The above system of equations can be written as,

r̂(k) = Bx(k) + n(k),

where the matrix B, known as the array response matrix, is given by,

B =

e−j2k1T a1 e−j2k2

T a1 ... e−j2kP2T a1

... ... ... ...

e−j2k1T aL e−j2k2

T aL ... e−j2kP2T aL

,

= [b(θ1, φ1)....b(θP 2 , φP 2)] ,

and x(k) is given by,

x(k) =

g21 r̂k

g22 r̂k

...

g2P r̂k

...

gP−1gP r̂k

.

At this juncture, the goal is to obtain estimates of the azimuth and elevation angles, {θp, φp}Pp=1, of the different

paths. There are many array processing algorithms [19] such as MUSIC, ESPRIT etc., that can be used here.

Algorithms like ESPRIT require a Vandermonde-like matrix structure for B. However, if we are interested in a

general tag array structure, this does not hold. Hence we will use MUSIC for now and one can always replace this

with a better estimator if available.

11

0

50

100

0

50

1000

0.5

1

1.5

2

azhimuth ( )

MUSIC Spectrum

elevation ( )

Figure 7. Example of a MUSIC spectrum

The Vandermonde-like matrix B has rank P 2 with high probability assuming that the NLOS path angles are

uniform randomly picked. Assuming the additive noise to be Gaussian with variance σ2, the covariance matrix of

the received signal S ∈ RN×N is given by,

S = E[̂r(k)r̂(k)H ]

= BSXBH + σ2I.

Note that the rank of BSXBH is P 2 assuming SX to be full rank. Given an eigen decomposition of S, the N −P 2

eigen vectors corresponding to the eigen value σ2 lie in the null space of BSXBH and thereby in the null space

of BH . Thus, given an estimate of the covariance matrix S, the path angles can be estimated as the P 2 highest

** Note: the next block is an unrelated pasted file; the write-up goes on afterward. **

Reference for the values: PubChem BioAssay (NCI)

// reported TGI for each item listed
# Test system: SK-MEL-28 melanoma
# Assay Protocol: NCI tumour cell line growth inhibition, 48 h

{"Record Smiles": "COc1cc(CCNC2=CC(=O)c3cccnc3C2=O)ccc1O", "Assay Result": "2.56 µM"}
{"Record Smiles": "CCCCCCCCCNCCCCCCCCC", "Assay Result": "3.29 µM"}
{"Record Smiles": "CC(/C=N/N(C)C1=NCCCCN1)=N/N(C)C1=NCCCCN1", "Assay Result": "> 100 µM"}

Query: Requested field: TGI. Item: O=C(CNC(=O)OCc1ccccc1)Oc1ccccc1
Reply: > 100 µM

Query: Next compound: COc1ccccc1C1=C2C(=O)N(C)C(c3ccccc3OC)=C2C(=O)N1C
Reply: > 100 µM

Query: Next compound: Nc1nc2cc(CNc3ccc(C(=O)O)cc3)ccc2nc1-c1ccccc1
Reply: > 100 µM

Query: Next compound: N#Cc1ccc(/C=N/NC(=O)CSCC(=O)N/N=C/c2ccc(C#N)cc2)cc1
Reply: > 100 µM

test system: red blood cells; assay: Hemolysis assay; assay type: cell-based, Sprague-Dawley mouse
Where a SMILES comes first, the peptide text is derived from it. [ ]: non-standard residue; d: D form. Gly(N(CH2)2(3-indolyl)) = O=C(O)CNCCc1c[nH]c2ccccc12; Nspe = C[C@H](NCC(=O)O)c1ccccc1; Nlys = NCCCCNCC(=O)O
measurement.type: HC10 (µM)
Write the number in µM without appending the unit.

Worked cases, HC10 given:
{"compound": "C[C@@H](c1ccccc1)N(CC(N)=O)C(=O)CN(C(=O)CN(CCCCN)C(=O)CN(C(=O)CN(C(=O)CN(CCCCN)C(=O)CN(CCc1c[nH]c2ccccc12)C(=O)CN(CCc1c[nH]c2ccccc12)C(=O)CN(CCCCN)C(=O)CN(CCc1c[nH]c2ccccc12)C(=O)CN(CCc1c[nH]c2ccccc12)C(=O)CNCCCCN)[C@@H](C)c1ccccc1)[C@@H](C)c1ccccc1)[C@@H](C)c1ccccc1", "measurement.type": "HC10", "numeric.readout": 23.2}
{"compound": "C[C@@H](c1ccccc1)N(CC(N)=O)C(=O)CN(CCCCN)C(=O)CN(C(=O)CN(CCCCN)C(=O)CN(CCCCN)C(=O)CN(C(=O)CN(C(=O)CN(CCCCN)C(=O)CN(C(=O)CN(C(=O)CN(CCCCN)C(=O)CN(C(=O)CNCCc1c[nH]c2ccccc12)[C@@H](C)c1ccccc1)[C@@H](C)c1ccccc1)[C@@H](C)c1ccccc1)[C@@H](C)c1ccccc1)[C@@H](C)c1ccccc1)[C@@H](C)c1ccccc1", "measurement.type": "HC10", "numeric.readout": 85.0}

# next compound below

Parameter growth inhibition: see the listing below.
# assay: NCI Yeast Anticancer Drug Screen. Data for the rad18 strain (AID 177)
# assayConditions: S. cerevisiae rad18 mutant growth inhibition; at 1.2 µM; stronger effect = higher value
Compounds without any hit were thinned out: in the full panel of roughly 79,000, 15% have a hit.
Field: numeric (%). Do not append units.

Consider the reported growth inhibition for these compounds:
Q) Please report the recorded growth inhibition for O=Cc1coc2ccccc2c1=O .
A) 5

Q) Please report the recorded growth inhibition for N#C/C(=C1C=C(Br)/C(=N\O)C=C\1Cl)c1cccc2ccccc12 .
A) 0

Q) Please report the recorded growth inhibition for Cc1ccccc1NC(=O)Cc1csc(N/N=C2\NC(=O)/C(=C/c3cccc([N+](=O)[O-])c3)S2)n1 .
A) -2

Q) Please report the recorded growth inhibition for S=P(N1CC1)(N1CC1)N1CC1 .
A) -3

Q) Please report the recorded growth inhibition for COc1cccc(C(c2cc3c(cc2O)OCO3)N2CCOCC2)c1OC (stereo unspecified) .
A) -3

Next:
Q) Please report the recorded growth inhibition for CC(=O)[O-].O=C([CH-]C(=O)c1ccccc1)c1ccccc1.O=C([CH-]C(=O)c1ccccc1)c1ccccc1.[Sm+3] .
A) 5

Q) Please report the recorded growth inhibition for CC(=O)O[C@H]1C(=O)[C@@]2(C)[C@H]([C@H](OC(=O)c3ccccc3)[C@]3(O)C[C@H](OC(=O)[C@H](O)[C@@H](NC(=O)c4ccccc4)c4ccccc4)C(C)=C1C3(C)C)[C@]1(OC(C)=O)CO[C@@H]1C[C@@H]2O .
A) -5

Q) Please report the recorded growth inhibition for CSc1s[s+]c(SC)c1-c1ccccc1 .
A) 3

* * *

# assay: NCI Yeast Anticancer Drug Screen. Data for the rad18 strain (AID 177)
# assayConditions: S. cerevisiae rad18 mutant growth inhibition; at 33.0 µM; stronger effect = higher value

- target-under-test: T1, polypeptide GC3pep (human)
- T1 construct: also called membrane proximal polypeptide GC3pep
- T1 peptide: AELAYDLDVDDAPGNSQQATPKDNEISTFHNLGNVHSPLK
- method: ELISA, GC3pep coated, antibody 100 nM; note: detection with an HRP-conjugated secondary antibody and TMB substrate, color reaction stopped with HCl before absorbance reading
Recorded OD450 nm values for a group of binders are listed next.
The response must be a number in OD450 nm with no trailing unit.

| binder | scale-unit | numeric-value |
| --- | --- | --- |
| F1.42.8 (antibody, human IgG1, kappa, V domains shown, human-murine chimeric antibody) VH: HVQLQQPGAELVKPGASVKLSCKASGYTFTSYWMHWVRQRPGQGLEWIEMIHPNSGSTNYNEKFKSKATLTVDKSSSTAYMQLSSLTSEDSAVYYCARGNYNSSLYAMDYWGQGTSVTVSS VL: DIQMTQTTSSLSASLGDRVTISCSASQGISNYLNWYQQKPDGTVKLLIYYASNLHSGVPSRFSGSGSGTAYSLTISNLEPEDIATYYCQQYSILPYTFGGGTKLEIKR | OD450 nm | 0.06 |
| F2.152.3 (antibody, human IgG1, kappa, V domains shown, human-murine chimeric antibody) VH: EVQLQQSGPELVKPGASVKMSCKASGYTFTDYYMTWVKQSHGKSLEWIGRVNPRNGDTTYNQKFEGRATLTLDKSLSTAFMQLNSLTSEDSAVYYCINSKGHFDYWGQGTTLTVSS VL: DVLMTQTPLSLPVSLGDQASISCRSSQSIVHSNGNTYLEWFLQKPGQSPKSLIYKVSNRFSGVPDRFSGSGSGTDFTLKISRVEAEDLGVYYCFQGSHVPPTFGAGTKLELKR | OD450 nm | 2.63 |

peaks of,1

bH(θ, φ)QHNQNb(θ, φ),

where QN is the matrix of eigen vectors corresponding to the noise signal space of S. Fig. 7 shows the MUSIC

spectrum as a function of the azimuth and elevation angles. The peaks correspond to the arrival angles of the

different paths. Note that here we assumed L > P 2. However, in practice it might be expensive to have a large L.

Here we will be able to resolve at most L paths since the rank of A would be L. In practice, given that some of

the paths have low gains, the number of terms would be small since the gains are reinforced/attenuated due to the

signals traversing the different paths in the forward and backward directions. Further, these uncertainties can be

captured in the parameters of the statistical model that we build later and all we need for the system to function

is that some fraction of the measurements are LOS. These issues can be tackled by exploiting the redundancy in

measurements obtained from deploying many supertags in the environment.

12

Remark 1: In the above derivations, we assumed that the path gains are constant. However, we could also consider

the case where the path fading gains change over every symbol period Ts. In such a case we would have,

x(k) =

g21(k)r̂k

g22(k)r̂k

...

g2P (k)r̂k

...

gP−1(k)gP (k)r̂k

.

This situation is much more favorable since it would guarantee that the covariance matrix SX is full rank. Else, if

the path gains were to be constant across all the symbol periods, then we would not be able to get a good estimate

of the covariance matrix. In our simulations, we assume a standard i.i.d Rayleigh fading model for the channel gains.

Remark 2: Note that in the above derivations we assumed that the relative tag locations ai are known. However,

if the tags are rotated and the rotations are not known, then the relative tag locations are also known only up to a

rotation i.e. if Ri is a rotation matrix associated with the ith supertag, then the relative locations of the tag elements

can be represented as Rial, where al is the relative location of the lth tag element of a given supertag with respect

to a reference element of the supertag. Thus the locations al are to be replaced with Rial in all above equations

for the ith tag.

The output of this DoA estimator block is a set of P azimuth and elevation angle estimates {θ̂p, φ̂p}Pp=1 (we

retain only the P highest peaks of the MUSIC objective function). Clearly one of these angle estimates correspond